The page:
Opportunities for Students
The Center on the Legal Profession Student Fellowship Program is a one-year program designed for Harvard Law School students interested in learning more about the structures, norms, and dynamics of the global legal profession.
As a Student Fellow, you will conduct original, empirical research on the legal profession, produce scholarly pieces and “short form” thought leadership (essays, blogs, podcasts, videos, etc.), and receive in-depth mentorship from a dynamic community of researchers and practitioners exploring issues ranging from legal careers to diversity and inclusion to globalization to legal education to innovation.
Our Student Fellowship Program includes three main components:
- producing an independent, empirical research paper project on the legal profession with the goal of publication in a scholarly journal and/or the Center’s digital magazine, The Practice;
- creating “short form” thought leadership pieces for the Center’s various publications on a range of topics; and
- acting as an active member of our vibrant intellectual community, including mentorship and privileged access to Center workshops, conferences, and other events.
Applications accepted on a rolling basis.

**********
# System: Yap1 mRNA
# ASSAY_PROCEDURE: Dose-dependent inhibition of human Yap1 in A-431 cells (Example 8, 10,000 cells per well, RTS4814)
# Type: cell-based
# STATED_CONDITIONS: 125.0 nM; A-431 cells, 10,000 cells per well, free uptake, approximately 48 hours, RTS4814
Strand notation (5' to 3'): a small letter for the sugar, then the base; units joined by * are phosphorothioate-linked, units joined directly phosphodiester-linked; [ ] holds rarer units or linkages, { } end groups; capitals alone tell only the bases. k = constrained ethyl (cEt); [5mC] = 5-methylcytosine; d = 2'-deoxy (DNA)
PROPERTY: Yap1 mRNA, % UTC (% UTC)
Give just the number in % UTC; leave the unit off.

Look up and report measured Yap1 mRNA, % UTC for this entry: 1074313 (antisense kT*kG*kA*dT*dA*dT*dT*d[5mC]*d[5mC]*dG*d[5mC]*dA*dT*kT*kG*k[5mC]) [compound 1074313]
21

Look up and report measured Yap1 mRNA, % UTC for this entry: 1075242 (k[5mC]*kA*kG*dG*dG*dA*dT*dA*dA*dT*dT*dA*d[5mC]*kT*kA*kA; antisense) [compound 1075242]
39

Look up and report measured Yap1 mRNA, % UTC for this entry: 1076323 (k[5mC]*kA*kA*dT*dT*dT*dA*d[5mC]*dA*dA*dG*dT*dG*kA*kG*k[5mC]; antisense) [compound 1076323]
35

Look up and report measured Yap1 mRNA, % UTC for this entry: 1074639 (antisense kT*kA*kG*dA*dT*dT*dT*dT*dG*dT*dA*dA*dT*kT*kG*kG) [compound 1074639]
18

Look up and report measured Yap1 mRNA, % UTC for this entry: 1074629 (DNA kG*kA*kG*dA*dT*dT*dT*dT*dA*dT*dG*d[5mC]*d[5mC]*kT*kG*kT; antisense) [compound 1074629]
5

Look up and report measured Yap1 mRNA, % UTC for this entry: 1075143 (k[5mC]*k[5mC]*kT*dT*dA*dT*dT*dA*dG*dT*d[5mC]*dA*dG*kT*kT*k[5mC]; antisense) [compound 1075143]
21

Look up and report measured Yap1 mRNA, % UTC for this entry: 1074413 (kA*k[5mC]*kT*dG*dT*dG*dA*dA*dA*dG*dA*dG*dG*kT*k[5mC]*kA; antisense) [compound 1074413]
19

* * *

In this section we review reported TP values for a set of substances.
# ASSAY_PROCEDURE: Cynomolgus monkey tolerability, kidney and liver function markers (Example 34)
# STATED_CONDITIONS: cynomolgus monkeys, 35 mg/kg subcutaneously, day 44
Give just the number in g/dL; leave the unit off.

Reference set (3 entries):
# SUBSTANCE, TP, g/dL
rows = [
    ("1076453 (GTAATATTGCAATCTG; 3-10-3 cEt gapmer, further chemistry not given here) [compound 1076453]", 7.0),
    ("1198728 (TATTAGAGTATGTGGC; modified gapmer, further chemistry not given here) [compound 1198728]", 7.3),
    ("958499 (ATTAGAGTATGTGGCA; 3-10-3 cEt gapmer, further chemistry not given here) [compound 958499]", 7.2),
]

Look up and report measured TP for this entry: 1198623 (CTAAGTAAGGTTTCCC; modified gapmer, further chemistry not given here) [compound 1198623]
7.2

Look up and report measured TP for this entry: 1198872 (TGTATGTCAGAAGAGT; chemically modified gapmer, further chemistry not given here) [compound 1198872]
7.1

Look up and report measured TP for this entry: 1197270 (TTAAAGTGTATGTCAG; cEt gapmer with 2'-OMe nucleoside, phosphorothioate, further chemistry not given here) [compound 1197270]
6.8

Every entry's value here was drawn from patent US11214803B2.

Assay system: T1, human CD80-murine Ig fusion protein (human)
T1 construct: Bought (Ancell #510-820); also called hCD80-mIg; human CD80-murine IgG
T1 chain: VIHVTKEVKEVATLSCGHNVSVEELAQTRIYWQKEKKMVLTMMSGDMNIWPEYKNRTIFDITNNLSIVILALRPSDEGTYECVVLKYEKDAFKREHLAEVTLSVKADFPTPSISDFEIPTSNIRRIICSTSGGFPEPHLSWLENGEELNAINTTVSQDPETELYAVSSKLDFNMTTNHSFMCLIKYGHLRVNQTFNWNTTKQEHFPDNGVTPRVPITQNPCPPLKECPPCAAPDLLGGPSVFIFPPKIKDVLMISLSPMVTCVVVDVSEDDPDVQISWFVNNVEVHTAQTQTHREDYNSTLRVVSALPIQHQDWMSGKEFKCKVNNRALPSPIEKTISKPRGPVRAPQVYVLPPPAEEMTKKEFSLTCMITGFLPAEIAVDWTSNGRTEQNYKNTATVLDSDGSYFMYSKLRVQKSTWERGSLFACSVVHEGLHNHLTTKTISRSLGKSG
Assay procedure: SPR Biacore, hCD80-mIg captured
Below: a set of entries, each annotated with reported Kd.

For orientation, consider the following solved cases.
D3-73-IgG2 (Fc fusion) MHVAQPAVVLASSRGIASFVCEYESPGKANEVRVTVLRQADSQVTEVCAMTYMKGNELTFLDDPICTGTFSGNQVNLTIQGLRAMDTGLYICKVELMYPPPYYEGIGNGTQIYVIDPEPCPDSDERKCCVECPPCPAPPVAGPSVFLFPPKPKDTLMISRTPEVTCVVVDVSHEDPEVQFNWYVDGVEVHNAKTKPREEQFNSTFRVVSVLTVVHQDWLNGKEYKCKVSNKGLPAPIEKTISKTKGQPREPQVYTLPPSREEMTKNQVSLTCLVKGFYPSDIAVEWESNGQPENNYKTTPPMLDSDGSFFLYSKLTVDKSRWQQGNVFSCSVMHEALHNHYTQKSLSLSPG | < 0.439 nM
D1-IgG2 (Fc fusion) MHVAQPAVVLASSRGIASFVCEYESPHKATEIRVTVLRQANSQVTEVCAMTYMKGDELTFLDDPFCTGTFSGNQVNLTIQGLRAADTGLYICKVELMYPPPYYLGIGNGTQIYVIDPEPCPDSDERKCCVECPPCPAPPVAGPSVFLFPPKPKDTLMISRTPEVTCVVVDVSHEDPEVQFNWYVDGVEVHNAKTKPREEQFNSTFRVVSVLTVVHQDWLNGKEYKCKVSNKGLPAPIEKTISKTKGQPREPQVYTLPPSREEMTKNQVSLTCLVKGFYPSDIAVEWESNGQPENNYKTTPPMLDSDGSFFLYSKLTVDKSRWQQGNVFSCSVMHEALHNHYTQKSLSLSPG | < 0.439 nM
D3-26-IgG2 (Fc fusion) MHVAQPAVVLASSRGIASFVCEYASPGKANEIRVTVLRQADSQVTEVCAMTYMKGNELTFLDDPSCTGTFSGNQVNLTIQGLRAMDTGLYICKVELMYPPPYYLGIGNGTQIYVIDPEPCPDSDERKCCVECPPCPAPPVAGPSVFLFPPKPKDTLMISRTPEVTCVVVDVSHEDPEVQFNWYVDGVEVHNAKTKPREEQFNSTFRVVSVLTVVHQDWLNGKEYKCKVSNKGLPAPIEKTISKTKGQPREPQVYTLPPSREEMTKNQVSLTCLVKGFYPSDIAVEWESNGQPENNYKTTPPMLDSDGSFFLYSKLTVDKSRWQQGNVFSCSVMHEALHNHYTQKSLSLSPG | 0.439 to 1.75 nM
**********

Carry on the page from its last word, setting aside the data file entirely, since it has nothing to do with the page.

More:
The Center on the Legal Profession regularly hires registered Harvard students (including incoming 1Ls) to provide help with our research projects. If you are interested in becoming a CLP research assistant, please email Bryon Fong at [email protected].
CLP Paper Prize
The purpose of this prize is to encourage deeper reflection and consideration by Harvard Law School students about their chosen profession, its role in society, and the many challenges that lawyers face in a rapidly-changing world.
Paper topics must relate to the legal profession itself or to a related aspect of the delivery of professional services. This could include (but is not limited to) topics such as legal careers, the role, structure and management of law firms, in-house legal departments, and other public and private sector legal service providers, diversity or gender-related issues, the impact of globalization or other social trends upon the profession, the role of lawyers and legal institutions in society, changes in the profession over time, comparisons between lawyers and other professional service providers, and the like.
For the first decade of this prize, it was generously supported by the law firm of Davis Polk.